In the times of the Silmarillion, the Valar are very much more active in the events. In the beginning they roam around Middle Earth, making mountains, forests and so on. Then they separate themselves from Middle Earth and make Valinor. They become slightly less active in the hither lands, but do pop in frequently. Oromë, hunting in the lands of Middle-earth, discovers the newly awakened Elves and brings them over to Valinor.
After the Noldor go into exile, the Valar close Valinor off from Middle Earth. But there is still some remnant of their power in Middle Earth throughout the battles and wars that follow. The Eagles seem much closer connected to Manwe, the rivers still carry much of Ulmo's power (which he, from time to time, uses to help his favourites). Ultimately, it is the interfearence of the Valar which leads to the downfall of Melkor and the world becomes changed.

Beleriand is drowned, leaving the shores of Middle Earth further away from the shores of Valinor. Here is my point; the further away and more cut off the hither lands are, the less the Valar interact with the story, it seems. I recall and interview in which Tolkien talks about Middle Earth being a place where everyone makes mistakes "even the divine beings under God".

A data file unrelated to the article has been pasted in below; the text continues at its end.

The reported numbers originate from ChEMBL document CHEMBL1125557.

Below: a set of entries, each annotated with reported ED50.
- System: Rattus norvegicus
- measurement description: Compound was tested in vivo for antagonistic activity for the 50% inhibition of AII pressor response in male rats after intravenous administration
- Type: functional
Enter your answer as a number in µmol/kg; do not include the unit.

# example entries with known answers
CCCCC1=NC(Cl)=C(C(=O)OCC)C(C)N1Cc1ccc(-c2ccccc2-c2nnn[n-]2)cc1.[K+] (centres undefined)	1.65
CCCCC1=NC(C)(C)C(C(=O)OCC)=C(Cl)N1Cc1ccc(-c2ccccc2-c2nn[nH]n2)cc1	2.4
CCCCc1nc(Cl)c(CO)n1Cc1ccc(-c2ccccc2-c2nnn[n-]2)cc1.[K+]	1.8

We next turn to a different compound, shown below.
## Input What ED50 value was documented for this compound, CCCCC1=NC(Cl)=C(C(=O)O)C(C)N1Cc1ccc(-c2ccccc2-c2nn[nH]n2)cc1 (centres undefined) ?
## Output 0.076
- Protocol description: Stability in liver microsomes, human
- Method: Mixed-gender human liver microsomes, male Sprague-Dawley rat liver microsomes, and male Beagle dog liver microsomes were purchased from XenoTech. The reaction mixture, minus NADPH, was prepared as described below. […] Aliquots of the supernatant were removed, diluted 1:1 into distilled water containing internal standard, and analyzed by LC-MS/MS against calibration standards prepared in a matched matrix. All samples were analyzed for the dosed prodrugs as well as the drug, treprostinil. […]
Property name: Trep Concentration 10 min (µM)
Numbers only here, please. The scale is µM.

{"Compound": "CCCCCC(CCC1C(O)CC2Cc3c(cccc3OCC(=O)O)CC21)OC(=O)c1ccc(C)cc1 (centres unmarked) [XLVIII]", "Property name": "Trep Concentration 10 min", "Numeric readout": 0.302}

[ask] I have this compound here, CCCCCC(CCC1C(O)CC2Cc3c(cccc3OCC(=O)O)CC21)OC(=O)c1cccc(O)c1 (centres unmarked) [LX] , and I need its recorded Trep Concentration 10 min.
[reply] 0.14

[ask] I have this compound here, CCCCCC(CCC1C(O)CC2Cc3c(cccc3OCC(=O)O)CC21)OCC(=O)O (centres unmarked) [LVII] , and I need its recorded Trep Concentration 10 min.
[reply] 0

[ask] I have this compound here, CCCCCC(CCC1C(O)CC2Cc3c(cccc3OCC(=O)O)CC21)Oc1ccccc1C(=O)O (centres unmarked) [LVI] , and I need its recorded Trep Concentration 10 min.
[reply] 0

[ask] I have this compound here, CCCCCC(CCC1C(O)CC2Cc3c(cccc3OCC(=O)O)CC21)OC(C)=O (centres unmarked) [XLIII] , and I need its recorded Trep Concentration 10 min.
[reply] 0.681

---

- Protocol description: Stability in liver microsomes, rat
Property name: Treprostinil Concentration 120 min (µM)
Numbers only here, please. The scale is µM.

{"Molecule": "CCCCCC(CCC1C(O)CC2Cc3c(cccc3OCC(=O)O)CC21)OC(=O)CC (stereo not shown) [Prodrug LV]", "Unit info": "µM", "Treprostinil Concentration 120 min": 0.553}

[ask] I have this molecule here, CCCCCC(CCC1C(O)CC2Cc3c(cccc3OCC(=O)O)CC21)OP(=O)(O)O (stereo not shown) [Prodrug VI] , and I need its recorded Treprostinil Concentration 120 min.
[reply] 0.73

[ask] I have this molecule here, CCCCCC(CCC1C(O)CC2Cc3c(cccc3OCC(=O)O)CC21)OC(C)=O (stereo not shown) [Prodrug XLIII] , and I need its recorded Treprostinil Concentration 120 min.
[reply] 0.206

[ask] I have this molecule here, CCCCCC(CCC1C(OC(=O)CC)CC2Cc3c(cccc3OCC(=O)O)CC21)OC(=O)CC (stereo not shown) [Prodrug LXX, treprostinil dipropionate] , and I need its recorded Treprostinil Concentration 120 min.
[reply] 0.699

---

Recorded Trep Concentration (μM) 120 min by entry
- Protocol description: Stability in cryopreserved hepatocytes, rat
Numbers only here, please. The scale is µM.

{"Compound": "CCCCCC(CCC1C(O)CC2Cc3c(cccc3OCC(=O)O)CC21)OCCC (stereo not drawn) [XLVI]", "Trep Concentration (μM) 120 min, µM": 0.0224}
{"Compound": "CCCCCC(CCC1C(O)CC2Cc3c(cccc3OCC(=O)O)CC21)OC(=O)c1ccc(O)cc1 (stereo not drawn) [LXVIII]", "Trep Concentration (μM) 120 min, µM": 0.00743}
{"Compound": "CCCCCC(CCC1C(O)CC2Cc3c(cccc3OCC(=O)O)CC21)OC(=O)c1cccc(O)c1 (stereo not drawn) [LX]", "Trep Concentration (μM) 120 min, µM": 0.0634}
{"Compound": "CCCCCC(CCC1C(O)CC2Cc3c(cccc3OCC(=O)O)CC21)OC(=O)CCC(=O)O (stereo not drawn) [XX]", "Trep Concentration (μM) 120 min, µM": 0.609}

In The Lord of the Rings there is a distinct lack of Valar intervention. The closest we get is them working through agents (the Istari). But they are forbidden from using their powers in certain ways and must only guide the peoples of Middle Earth. Here is the interesting thing; now there is this greater distance between Valinor and Middle Earth, there is more emphasis on it being the efforts of the people with little help from outside.

The Downfall of Numenor illustrates this nicely. Being so close to Valinor, their interaction with the powers could be seen as more potent. Because of their eventual downfall, not only is the closest region to Valinor destroyed, but Valinor itself is taken out of the world, leaving their influence very much limited.

Another point that has just sprung to mind is that the Elves leaving Middle Earth are heading back to a realm where the Valar are interacting more. Does this indicate a dependency on their part? That they feel the need to be with the powers more than the mortal races do? Or is it simply that they, being aware of the Valar in a much deeper and more personal sense, can identify with them; for example, the fact that they are both immortal. Do they prefer the security of the sheltered Valinor to the wild Middle Earth? Do they long to be closer to the divine beings in a way that men, Hobbits and so on do not?

So, my main point is, do you think that the flooding of Beleriand and the further sundering of Middle Earth from Valinor had a greater affect on how involved the Valar became in the story?